Q: Have you ever had to fire someone directly or do lay-offs? How did you handle it and what did that feel like?
A: Every single individual, whether it's a utility worker, I know about, I know that that individual is going to be dismissed. But the higher up you go in the command structure, the more involved I get. I've had vice presidents that I've had to let go. I've had directors that we've had to let go. And so even those individuals, I sit down at the table with the supporting people from SAWS to deliver that news. It never feels good. It feels like a failure, especially if you were very instrumental in hiring that individual.
Q: Were you ever fired? How did you recover?
A: I've never been fired. I've been laid off. It feels awful. It essentially is telling you "we can function without you." The way you bounce back is keep an open mind, keep an open heart, you work hard, and you show the entity that let you go that maybe they should not have.
Q: What do you look for when you're interviewing people?
A: When I get very involved in hiring it's usually at the vice president level, and our other vice presidents are in that panel. I allow them to do all the questioning, and I sit back and I just observe. We have a set script of questions we're going to ask that we worked on, but the same time I like to just do some follow-up questions based on the question that was already asked and based on the applicant's response. That gives me the opportunity to see how they interact with the other vice presidents.
Q: How do you, as CEO and overseeing SAWS, ensure equality for women and minorities in promotion, hiring and the workplace environment?
A: If you see our structure here, you'll see there's an integration of women and minorities. But what I like to do is make sure that what we hire really fits what SAWS is, and what SAWS is is this community...If you take the ten highest paid employees at SAWS, half of them are women. The overall structure of SAWS is male-based, just because of the type of the work that we do. But here in headquarters, not necessarily out in the field, you see a very good mix of women and minorities.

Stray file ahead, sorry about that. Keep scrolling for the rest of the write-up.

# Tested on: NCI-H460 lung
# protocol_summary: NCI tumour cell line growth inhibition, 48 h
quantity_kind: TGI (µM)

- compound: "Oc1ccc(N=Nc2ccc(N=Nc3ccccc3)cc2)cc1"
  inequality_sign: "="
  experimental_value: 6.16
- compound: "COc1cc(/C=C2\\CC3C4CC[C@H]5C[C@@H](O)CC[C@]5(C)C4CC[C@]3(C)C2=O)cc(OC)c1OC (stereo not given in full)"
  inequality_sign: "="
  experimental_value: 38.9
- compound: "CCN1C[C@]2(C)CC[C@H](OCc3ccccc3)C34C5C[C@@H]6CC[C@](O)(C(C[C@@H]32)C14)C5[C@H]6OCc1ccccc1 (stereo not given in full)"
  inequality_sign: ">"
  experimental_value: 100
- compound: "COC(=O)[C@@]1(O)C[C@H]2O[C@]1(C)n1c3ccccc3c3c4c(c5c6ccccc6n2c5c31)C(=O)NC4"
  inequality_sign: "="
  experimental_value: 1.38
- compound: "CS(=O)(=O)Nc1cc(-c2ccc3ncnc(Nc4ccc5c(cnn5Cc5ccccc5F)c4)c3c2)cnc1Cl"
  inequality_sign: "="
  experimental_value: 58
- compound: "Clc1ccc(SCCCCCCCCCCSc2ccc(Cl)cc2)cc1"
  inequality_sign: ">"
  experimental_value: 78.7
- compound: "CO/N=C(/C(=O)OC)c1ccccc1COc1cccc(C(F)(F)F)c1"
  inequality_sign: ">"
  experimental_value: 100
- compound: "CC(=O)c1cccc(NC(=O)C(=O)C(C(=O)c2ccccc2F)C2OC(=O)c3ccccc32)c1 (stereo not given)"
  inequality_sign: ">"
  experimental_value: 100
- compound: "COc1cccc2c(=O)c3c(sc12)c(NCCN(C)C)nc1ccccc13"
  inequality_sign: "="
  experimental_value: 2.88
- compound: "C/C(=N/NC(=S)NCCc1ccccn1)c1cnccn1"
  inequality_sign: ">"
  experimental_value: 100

Q: What do you do at home to conserve water?
A: I'm lucky in the sense that I have the conservation ideas at my beck and call. I'm told about them as they're being developed, so I'm able to be a guinea pig at home. We have the best water conservation programs in the nation, and so I feel that I want to to know about them, and I want to see if they work at home.
Q: What do you think water in Texas will look like ten years from now?
A: There is not a water shortage in Texas. There's a political water shortage in Texas. It's a political issue of how to move water from where it is to where it's needed. East Texas has a lot of the water through reservoirs, through weather patterns. On each side of I-35 there's been tremendous growth, and so it's just a matter of moving that water, the political will to move that water.
Q: What do you want your legacy to be as a legislator and the longest serving SAWS CEO?
A: One of the great and rewarding things I experience here at SAWS is knowing something I did 15 years ago in the Legislature is helping SAWS today. My legacy here at SAWS is hopefully something that people recognize that I put SAWS really at the cutting-edge of innovation, of respect, of responsiveness to our community.
Scott Huddleston is a San Antonio Express-News staff writer. Read more of his stories here. -- email@example.com -- @shuddlestonSA